Right. But here’s the thing. There’s a scene wished I could have put in the film. People think that there’s somebody behind the curtain pulling the strings, like a Simon Cowell who is this Oz-like svengali saying, ‘Dance, monkeys! You do what I say’. Maybe in the beginning as they were trying to figure out what the band was going to be there was more of this; I don’t know. What happens now is these five guys literally decide the fate of everything that happens with the band. They vote, they have a meeting, they vote on everything that happens: are we going to do stadiums, are we going to do matinee, are we going to endorse this product, are we going to have this person sponsor the tour. These guys vote on everything that happens. There’s a little democracy of the five of them, and that’s an incredible thing to see. It dispels a lot of the ideas of the factory nature of what the band is, but we just couldn’t make that scene fit in the film. It’s amazing to see that.
Morgan Spurlock, in response to NME saying One Direction are “as a aggressively marketed product as a Big Mac.”
People know that Zayn is a wonderful singer and that the guy is incredibly talented—but he’s a really great artist as well. He’s fantastically artistic. We went back home and spent the day with him, and he painted at his house. He’s got a graffiti studio in his house and that’s just how he unwinds. He has friends over and he listens to music and he paints and he hangs out. For him, there’s nothing more important than being home and being surrounded by people that he loves. There’s something really wonderful about that.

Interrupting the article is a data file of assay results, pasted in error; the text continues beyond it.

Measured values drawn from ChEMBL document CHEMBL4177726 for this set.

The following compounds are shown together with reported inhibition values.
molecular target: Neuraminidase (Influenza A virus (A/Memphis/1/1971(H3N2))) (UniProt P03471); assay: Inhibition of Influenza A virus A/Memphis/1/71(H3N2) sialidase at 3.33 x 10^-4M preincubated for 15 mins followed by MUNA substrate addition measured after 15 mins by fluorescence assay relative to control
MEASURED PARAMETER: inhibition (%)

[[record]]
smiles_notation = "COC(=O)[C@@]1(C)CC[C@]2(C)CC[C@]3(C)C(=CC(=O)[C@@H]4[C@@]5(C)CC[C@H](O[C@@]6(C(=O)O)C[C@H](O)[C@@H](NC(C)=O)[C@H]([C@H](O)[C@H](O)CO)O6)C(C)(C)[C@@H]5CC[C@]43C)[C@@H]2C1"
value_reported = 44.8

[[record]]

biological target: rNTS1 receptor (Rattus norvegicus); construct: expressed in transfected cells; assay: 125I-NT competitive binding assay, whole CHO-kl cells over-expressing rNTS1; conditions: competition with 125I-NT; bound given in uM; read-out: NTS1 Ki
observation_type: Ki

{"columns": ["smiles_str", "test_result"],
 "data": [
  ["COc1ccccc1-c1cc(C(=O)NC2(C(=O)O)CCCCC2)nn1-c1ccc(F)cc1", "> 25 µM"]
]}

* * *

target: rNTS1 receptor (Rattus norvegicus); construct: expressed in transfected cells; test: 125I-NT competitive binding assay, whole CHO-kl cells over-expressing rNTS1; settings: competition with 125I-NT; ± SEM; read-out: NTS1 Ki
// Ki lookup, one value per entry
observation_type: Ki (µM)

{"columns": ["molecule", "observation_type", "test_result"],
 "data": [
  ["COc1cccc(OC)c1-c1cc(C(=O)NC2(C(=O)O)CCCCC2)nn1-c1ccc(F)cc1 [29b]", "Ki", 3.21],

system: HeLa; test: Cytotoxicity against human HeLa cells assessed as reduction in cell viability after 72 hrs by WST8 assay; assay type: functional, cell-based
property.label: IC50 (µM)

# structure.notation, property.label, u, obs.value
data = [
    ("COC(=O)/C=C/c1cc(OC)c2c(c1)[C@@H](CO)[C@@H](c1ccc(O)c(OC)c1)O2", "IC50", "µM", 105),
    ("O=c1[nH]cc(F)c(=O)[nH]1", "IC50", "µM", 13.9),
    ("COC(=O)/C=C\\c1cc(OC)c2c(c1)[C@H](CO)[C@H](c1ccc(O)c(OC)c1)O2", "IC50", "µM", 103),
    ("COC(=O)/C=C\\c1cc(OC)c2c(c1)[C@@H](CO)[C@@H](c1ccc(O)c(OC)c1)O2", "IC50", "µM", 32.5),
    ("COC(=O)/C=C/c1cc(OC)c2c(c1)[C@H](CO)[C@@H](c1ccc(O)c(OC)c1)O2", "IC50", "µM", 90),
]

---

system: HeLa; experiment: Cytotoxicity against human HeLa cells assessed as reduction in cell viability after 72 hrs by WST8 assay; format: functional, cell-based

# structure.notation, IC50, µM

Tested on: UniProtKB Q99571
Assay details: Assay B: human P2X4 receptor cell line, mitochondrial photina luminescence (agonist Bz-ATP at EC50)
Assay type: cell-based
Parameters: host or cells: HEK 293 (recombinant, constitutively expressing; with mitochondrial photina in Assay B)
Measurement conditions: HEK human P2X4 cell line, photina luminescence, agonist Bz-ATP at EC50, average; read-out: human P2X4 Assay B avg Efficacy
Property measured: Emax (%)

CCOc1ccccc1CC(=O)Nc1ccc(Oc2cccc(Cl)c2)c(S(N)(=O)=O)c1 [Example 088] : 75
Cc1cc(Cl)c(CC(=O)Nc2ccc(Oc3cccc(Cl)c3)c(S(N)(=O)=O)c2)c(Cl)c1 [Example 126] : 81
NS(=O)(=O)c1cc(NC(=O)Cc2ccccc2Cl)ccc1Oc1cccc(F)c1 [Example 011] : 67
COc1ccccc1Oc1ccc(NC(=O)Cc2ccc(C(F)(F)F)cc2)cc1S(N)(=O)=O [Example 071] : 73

We were staying in this really crazy, incredibly ornate hotel in the middle of like Nottingham and Zayn had this huge room that had two bedrooms in it. He said, ‘I can’t sleep in here, man. It’s just too weird. It’s too creepy for me. I’d rather stay on the bus.’ So, he went back and slept on the bus.
Morgan Spurlock, 'One Direction: This Is Us' director: Zayn Malik 'struggled the most' with touring demands
Morgan Spurlock got to know the men of One Direction pretty well while he was directing their documentary “This Is Us,” and he told HuffPost Live on Tuesday that he always knew ex-member Zayn Malik struggled with fame.
Malik, who Spurlock called “probably my favorite guy in the band” and “probably the best singer in the group,” announced last week that he was leaving One Direction to return to being “a normal 22-year-old who is able to relax and have some private time out of the spotlight.”
Spurlock told HuffPost Live’s Ricky Camilleri that he saw that sentiment in Malik from the time they met:
He always struggled with being on the road. He’s a homebody. He wanted nothing more than to sit in his house and spray paint and draw and do art, and I think this explosion that happened to him – which was something none of them ever predicted – but I think he was the one who struggled with it the most. And being away, being on the road, being away from his girlfriend I think finally just got to him, and I think he said, “I’m done.”
Unbeknownst to Spurlock, a Malik solo track called “I Won’t Mind” was uploaded online less than a week after his departure was announced, leading to speculation that Malik actually left the band to pursue his own career.
One Direction has sold 30 million records and the boys have been invited to the White House by First Lady Michelle Obama (they couldn’t make it, though). But the really important thing about One Direction is that they are venerated by a violent, ravenous international cult of adolescents.
January 22, 2016 – Daisy Ridley, star of the current blockbuster Star Wars: the Force Awakens and hero to young women everywhere, has signed on as an Executive Producer for the Sundance Premiere film The Eagle Huntress, as announced by Morgan Spurlock, executive producer for the film. Ridley joined the team after seeing a cut of film and felt she was obligated to do everything within her power to…